This is a sample post. It is designed to test the presentation of range of standard content elements. To be specific, these are the non-structured, elements that would make up the main content of a generic page, post, or article. This content is CMS agnostic and Markdown-friendly. A properly configured editor should support (and perhaps even be limited to) the set of elements on this page.
If you peek at it with a web inspector, you'll see that it is an
H2. There should only be one first level heading per page and it should be reserved for the page title itself. In most CMSes this title field is separate from the main content body and its placement is controlled at the template level, ideally with a custom class attribute. Consult the HTML5 outlining algorithm for best practice.
There's nothing stopping you from using
H5. They are all appropriately styled with a nod to Bringhurst, and you can check out a preview of how they look below.
Here, have some slipsum in a
Now that we know who you are, I know who I am. I'm not a mistake! It all makes sense! In a comic, you know how you can tell who the arch-villain's going to be? He's the exact opposite of the hero. And most times they're friends, like you and me! I should've known way back when... You know why, David? Because of the kids. They called me Mr Glass.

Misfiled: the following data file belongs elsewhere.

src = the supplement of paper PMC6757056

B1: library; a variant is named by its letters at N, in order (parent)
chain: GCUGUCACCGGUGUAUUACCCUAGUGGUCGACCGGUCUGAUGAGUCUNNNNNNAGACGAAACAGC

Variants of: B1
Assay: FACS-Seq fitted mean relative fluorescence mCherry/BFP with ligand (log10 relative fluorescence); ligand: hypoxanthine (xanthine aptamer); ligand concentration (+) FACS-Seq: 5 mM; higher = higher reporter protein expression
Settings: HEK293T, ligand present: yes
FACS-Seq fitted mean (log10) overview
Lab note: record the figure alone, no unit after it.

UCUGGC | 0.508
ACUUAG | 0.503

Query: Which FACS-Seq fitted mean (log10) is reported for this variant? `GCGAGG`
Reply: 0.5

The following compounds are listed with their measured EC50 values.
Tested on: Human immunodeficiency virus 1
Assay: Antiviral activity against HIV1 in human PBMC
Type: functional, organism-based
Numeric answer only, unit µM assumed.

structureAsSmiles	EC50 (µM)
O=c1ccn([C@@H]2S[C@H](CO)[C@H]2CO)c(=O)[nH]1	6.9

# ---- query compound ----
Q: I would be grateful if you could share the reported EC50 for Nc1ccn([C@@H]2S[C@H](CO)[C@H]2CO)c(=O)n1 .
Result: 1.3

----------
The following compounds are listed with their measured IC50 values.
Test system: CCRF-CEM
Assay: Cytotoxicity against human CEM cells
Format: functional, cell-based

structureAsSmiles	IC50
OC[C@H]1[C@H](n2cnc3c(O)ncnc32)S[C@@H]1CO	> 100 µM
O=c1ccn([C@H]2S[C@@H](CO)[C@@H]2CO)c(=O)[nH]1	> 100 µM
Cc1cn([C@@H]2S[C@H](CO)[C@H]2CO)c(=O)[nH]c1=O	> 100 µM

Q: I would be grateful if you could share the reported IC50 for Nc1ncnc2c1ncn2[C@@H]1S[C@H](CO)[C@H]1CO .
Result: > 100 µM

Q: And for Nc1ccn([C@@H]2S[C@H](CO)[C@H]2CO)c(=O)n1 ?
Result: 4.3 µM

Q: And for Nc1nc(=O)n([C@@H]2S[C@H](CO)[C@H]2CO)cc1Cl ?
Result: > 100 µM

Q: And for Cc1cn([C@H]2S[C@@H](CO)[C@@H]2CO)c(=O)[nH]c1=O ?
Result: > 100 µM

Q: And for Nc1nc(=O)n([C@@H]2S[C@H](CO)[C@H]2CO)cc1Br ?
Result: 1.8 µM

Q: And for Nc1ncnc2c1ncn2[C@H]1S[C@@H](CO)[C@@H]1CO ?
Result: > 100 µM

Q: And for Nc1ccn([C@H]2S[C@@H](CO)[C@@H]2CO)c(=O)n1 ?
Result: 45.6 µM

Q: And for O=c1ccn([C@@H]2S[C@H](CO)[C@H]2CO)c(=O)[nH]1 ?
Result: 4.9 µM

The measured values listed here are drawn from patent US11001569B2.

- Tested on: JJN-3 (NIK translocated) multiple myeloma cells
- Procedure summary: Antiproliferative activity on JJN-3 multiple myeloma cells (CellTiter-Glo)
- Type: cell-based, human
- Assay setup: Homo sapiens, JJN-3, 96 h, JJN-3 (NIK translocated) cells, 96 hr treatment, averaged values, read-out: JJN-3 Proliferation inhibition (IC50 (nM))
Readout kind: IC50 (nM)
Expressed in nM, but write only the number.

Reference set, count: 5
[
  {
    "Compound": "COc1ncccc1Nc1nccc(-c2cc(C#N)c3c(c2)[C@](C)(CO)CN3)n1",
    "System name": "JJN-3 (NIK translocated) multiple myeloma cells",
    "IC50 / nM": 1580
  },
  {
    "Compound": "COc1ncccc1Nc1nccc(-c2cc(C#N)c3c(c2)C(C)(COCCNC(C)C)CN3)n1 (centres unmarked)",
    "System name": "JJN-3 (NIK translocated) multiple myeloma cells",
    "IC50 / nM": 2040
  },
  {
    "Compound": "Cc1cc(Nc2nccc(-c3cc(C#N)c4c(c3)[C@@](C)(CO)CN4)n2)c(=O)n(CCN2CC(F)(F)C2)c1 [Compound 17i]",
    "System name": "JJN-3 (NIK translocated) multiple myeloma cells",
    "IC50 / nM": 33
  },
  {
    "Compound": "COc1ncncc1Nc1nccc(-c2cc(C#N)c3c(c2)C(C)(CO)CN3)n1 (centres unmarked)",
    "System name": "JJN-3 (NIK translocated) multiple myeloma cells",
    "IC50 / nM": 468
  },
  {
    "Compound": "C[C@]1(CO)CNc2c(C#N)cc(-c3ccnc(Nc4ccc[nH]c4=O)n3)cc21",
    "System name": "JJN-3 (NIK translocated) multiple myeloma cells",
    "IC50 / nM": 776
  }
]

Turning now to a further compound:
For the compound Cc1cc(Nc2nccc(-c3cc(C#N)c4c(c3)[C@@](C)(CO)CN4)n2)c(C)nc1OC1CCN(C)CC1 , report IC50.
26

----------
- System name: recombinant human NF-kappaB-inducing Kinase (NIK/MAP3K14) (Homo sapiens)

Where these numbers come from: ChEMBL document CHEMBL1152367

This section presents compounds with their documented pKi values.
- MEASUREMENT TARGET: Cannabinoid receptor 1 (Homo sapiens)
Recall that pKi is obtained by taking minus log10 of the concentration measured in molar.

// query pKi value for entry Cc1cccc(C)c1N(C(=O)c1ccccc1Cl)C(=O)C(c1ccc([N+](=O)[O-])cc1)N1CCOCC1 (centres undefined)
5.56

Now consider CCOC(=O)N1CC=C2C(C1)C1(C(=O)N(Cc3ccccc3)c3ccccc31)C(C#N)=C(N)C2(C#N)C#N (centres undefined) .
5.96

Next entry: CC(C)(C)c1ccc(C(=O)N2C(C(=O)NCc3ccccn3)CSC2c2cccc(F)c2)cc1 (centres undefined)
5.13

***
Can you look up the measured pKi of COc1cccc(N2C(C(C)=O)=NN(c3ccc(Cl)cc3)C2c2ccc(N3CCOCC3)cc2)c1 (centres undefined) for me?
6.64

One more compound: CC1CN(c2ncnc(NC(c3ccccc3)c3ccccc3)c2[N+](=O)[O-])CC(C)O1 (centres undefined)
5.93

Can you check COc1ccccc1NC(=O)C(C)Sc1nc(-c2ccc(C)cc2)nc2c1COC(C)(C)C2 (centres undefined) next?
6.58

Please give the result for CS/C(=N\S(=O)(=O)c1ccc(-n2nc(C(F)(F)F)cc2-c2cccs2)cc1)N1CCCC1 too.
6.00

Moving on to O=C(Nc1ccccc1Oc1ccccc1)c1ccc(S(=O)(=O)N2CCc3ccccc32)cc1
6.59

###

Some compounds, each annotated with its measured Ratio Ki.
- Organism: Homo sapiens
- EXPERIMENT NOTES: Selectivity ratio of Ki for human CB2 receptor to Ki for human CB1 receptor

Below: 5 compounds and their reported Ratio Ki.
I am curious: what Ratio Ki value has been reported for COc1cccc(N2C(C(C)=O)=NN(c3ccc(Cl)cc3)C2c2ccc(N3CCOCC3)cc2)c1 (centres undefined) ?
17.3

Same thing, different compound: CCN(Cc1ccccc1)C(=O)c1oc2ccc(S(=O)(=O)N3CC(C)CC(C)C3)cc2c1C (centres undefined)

Down here we are quite in the weeds already. I guess this is a good a time as any to say that lists are appropriately styled:
Add bananas, chocolate milk powder, and milk to blender. Blend at high-speed until suitably frothy. Drink and then instagram a pic of your milkshake moustache for extra hipster cool points or something.
Both of the preceding lists were subtitled with fifth-level headings. Sixth level headings are usually displayed as minor label elements and usually displayed in the font-size as the body text itself (sometimes in bold, italic, or a lighter color).
You can embed images in posts too, and they'll respect the width of your browser:
A placeholder image of the number 1 on a blue background
Now let's increase the length of the header so that it wraps to more than one line. This will test our line-height.